(NEW YORK) — New York Rep.-elect George Santos did, as promised, share some of his story on Monday in an interview with The New York Post, admitting that he lied about portions of his background while running for Congress.
Still, he vowed to take his seat in the House next week and do work on behalf of his district.
“I am not a criminal,” he said in the interview. “This [controversy] will not deter me from having good legislative success. I will be effective. I will be good.”
Santos, who initially pushed back on the “defamatory” scrutiny of his background, sought to play down fabricating his biography, saying he was “embellishing.”
He defended his actions in a separate interview with WABC radio that was also published on Monday.
“I’m not gonna make excuses for this, but a lot of people overstate on their resumes,” Santos said. “I’m not saying I’m not guilty of that.”
As The New York Times first reported earlier this month, some of Santos’ claims about his education, career and charity were disputed by public records and the schools and companies he said were involved.
In the Post interview, Santos admitted that he never graduated from college, despite publicly saying that he earned a degree from Baruch College.
The National Republican Congressional Committee website, which had a biography on Santos, also stated that he worked for companies such as Citigroup and Goldman Sachs. But Goldman Sachs and Citigroup spokespeople told ABC News that they have no record of Santos ever being employed.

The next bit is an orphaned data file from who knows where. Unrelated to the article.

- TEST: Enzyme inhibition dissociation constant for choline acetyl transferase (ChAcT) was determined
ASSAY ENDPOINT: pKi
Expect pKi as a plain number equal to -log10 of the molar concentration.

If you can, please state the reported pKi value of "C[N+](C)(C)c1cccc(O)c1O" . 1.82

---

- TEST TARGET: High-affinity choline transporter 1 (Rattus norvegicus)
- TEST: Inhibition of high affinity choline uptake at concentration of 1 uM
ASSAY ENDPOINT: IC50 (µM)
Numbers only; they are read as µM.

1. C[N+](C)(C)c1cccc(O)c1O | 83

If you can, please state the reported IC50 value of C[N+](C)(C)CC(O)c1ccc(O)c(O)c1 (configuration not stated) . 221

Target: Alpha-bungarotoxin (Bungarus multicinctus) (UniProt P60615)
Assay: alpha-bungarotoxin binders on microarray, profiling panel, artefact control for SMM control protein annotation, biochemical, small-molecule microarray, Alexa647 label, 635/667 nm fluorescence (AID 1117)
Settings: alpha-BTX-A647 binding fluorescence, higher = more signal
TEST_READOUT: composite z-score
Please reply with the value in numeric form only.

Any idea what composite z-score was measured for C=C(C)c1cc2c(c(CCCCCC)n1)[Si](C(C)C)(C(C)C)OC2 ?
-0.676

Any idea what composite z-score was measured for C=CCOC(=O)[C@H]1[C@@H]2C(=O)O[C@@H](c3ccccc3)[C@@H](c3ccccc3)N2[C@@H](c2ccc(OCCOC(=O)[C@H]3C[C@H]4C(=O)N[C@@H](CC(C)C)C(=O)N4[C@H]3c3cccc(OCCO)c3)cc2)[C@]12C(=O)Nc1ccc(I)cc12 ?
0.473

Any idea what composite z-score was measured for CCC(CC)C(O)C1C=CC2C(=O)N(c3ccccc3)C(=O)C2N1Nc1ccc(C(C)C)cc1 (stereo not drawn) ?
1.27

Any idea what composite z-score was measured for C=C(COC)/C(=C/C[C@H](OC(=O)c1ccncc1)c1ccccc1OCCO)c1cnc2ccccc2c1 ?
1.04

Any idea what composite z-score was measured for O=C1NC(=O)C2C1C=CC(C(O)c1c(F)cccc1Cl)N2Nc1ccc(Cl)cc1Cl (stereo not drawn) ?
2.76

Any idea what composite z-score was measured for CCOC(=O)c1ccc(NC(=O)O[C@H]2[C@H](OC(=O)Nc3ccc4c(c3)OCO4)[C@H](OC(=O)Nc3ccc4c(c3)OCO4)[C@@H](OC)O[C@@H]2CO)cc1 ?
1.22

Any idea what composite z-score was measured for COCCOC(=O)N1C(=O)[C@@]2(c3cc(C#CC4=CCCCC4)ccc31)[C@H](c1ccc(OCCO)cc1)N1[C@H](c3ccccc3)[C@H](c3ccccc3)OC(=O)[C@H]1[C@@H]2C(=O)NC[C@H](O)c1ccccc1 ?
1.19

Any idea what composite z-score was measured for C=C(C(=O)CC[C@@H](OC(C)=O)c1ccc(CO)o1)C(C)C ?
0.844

Santos now insists he did business with the two large financial institutions as vice president of a company called Link Bridge. Santos told the Post that he stated his work experience “poorly.”
Santos was also accused of lying about his family history, having previously said that his mother was Jewish and her parents escaped persecution during World War II and resettled in Brazil. But The Forward, a Jewish news outlet, reviewed genealogical information and found that Santos’ maternal grandparents were born in Brazil.
During the Post interview, Santos said he’s “clearly Catholic” but maintained that his grandmother told stories about being Jewish and later converting to Catholicism.
“I am Catholic. Because I learned my maternal family had a Jewish background, I said I was ‘Jew-ish,"” Santos said.
Santos is the first openly gay non-incumbent Republican elected to the House. He said in a USA Today interview in October that he’s “never had an issue with [his] sexual identity in the past decade.” But reporting this month also found court records indicating that he had been married to a woman and they divorced in 2019, before a previous run for Congress.
Santos told the Post that he was married to the woman for about five years, from 2012 until his divorce in 2017.
“I dated women in the past. I married a woman. It’s personal stuff,” he said.
“I’m very much gay,” he said. “I’m OK with my sexuality. People change. I’m one of those people who change.”
Some discrepancies in Santos’ background were not addressed, such as a claim that he ran an animal charity.
According to an archived version of his campaign website, Santos previously said he ran a 501(c)(3) nonprofit called Friends of Pets United. But a search on the IRS’ website did not find a listing for a charity under that name.
Other lawmakers weigh in
Democrats have seized on the controversy, calling for Santos to resign.